We probably should have been more suspicious of Jeremy Lin's knee injury than we were. For the past week or so, we didn't blink when coach Mike Woodson said "if" Lin comes back, when the Knicks kept Lin away from the press for a few days, when Lin was being scratched from the lineup earlier and earlier each day. We guess we just didn't want to believe it. But it's true: Jeremy Lin isn't coming back.
Some frayed knee cartilage is what ultimately ended Linsanity, and we won't see him again this season unless the Knicks somehow win a first-round playoff series, assuming, of course, they actually make the playoffs. (Which is far from assured.) We could lament the injury frustrations, the now-gaping-again point-guard-hole, the fact that we're gonna spend the last month of the season watching Carmelo Anthony, J.R. Smith, and Baron Davis running isolations every time down the court, but there will be plenty of time for that. Right now, we just want to reflect on what we have lost.
We've been covering sports for New York Magazine for almost four years now, and Linsanity, without question, was our favorite story to cover. For those loopy, ascendant two weeks — and it was essentially a fortnight, starting on February 4 against New Jersey and peaking with that February 19 win over Dallas on national television — we had everything you could possibly want from an athletic endeavor. We had the "new": A scrappy kid coming out of nowhere. We had the "underdog": Ignored, undrafted, and left for dead in the D-League, Lin was proof that talent can be found (and missed) anywhere. We had the "inspiration": An Asian-American kid succeeding on his own terms in the grandest possible way. We had the "giddy novelty": He went to Harvard ... and did you see that pregame handshake?
The best part, to our mind, was that Lin was tough. We don't just mean the crunch-time mettle, though he of course had that in abundance; post-surgery, you could put him out on crutches and we'd still probably want him taking the last shot. We mean that he was physically punished every game — particularly once he became the focal point of every opponent's defensive strategy — with consistent bashes across the head and neck. Lin seemed to get at least one bloody nose a game ... and yet he never stopped driving the lane, and he never stopped getting back up. Lin was absolutely fearless. Maybe to make it to this level in so unlikely a fashion ... maybe you have to be.
Lin made the Knicks come to life, but what he did to the Garden was even more thrilling. Knicks fans have been so desperate for something to cheer for in the post-Isiah era that they've been willing to talk themselves into anything, from Chris Duhon to Anthony Randolph to, more recently, the pretend-land game that Carmelo Anthony was a lifelong New Yorker who just selflessly wanted to return home. They have waited because, when it is humming, when it is connecting with the city in a viral, subconscious way, no sport in this city is as great as basketball when the Knicks are winning, when the Knicks matter. Much of this fan hope has been unwarranted and unrequited; after all, the Knicks still haven't won a playoff game since April 29, 2001. There's a reason much of the rest of the NBA hates Knicks fans. Knicks fans are so famished for success, for something to cheer about, that they can sometimes take up a disproportionate chunk of the league's psychic energy.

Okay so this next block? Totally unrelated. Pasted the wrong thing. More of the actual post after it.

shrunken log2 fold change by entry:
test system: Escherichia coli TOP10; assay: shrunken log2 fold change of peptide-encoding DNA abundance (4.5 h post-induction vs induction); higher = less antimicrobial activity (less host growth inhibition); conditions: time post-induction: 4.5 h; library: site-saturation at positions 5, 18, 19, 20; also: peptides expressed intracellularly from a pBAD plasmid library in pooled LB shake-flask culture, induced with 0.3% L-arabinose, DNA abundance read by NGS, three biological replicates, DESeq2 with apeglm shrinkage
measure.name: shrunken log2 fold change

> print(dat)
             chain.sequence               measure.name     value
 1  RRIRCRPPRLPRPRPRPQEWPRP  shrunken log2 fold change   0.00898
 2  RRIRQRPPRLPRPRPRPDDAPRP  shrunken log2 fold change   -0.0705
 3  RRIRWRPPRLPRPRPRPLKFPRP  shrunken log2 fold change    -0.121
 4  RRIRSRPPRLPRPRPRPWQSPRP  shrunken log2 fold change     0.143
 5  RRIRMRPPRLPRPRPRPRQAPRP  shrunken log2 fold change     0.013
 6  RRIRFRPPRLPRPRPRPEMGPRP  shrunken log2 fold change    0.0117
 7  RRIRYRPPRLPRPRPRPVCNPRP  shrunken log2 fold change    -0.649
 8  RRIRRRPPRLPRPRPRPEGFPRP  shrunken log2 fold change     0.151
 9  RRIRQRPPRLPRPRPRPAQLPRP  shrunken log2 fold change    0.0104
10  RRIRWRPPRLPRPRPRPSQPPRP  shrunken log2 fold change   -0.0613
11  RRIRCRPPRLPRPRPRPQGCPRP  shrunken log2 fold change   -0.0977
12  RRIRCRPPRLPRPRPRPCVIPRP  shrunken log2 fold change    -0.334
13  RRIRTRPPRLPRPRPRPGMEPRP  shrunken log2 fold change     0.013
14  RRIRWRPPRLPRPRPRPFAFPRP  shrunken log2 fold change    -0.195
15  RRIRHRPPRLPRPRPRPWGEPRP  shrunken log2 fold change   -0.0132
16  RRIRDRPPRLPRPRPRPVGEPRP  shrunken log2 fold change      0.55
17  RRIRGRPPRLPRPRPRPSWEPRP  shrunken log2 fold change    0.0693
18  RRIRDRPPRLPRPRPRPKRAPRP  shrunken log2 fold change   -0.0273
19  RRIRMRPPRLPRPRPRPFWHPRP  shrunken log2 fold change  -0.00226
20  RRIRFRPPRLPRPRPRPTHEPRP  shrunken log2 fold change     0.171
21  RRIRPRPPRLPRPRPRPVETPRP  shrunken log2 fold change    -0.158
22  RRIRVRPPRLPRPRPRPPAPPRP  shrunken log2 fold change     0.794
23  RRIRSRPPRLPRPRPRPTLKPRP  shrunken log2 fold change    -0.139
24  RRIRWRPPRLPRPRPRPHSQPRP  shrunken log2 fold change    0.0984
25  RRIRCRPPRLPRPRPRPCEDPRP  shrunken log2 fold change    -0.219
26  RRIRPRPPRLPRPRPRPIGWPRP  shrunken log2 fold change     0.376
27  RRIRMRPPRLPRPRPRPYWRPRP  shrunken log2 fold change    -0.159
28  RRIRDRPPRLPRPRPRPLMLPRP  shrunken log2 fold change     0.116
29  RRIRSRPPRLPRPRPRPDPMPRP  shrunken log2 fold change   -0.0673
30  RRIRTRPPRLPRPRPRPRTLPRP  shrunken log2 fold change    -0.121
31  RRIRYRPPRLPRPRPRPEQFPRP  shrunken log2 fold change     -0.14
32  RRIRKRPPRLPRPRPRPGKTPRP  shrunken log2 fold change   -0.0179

But Lin, Lin was different. Lin wasn't some sort of Jim Dolan hype-creation, a Faustian bargain, the best we could do so we might as well cheer. Lin was entirely ours, a sudden creation, a firestorm that somehow lived outside the normal Knicks dysfunction. We were discovering Lin, and he was feeding off Knicks fans — and the Garden frenzy — as much as they were feeding off him. Nobody fired up the Garden like this kid. Even after Mike D'Antoni left and some of the shine was inevitably rusted by MSG madness, and of course Carmelo, Lin didn't go away. He secured himself as the team's top point guard and one of its most important players, fitting in and improving the team even when Carmelo demanded the ball in the post and Smith was chucking three-pointers while falling out of bounds and Dolan was making announcements to the press and then slumping out of the room, like always. And he was smiling all the way, a beacon of normalcy, sanity, and joy amidst the typical Knicks chaos.
Lin was special. And it made us all feel special. It made us all feel lucky to get to watch it.
Lin may return this year, and he'll probably return next year — the Knicks would be fools not to match any offer for him, for marketing reasons alone — and we'll have more great Lin moments. But we will never forget those glorious two weeks, when the best story in sports was happening right here, when we had our own superstar emerge, in front of our eyes, in the best possible way. This isn't how it was supposed to end. But then again, it's not over.